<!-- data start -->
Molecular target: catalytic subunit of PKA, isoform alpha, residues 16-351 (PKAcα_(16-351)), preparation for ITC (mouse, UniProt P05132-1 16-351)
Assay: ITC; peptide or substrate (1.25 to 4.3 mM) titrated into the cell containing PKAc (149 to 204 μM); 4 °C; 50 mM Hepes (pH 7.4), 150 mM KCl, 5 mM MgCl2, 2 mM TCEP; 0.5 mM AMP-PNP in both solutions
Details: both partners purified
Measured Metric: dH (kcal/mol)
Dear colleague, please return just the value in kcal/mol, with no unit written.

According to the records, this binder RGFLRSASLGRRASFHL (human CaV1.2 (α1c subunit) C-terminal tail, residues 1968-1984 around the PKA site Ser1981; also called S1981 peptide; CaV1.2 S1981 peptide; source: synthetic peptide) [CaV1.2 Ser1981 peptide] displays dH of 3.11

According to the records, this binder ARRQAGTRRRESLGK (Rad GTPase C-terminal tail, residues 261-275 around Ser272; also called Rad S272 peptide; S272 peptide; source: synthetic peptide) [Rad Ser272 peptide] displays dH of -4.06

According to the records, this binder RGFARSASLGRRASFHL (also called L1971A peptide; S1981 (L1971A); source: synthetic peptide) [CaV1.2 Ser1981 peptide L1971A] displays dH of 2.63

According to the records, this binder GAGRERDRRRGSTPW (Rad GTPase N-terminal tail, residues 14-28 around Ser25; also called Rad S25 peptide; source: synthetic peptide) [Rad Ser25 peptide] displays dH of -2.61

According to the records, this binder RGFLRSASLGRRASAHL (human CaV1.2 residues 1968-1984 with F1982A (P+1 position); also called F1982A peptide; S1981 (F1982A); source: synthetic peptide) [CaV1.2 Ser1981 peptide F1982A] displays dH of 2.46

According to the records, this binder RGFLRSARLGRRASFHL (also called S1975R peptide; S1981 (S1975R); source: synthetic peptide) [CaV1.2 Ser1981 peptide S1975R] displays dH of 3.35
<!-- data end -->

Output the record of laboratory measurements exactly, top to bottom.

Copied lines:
Molecular target: catalytic subunit of PKA, isoform alpha, residues 16-351 (PKAcα_(16-351)), preparation for ITC (mouse, UniProt P05132-1 16-351)
Assay: ITC; peptide or substrate (1.25 to 4.3 mM) titrated into the cell containing PKAc (149 to 204 μM); 4 °C; 50 mM Hepes (pH 7.4), 150 mM KCl, 5 mM MgCl2, 2 mM TCEP; 0.5 mM AMP-PNP in both solutions
Details: both partners purified
Measured Metric: dH (kcal/mol)
Dear colleague, please return just the value in kcal/mol, with no unit written.

According to the records, this binder RGFLRSASLGRRASFHL (human CaV1.2 (α1c subunit) C-terminal tail, residues 1968-1984 around the PKA site Ser1981; also called S1981 peptide; CaV1.2 S1981 peptide; source: synthetic peptide) [CaV1.2 Ser1981 peptide] displays dH of 3.11

According to the records, this binder ARRQAGTRRRESLGK (Rad GTPase C-terminal tail, residues 261-275 around Ser272; also called Rad S272 peptide; S272 peptide; source: synthetic peptide) [Rad Ser272 peptide] displays dH of -4.06

According to the records, this binder RGFARSASLGRRASFHL (also called L1971A peptide; S1981 (L1971A); source: synthetic peptide) [CaV1.2 Ser1981 peptide L1971A] displays dH of 2.63

According to the records, this binder GAGRERDRRRGSTPW (Rad GTPase N-terminal tail, residues 14-28 around Ser25; also called Rad S25 peptide; source: synthetic peptide) [Rad Ser25 peptide] displays dH of -2.61

According to the records, this binder RGFLRSASLGRRASAHL (human CaV1.2 residues 1968-1984 with F1982A (P+1 position); also called F1982A peptide; S1981 (F1982A); source: synthetic peptide) [CaV1.2 Ser1981 peptide F1982A] displays dH of 2.46

According to the records, this binder RGFLRSARLGRRASFHL (also called S1975R peptide; S1981 (S1975R); source: synthetic peptide) [CaV1.2 Ser1981 peptide S1975R] displays dH of 3.35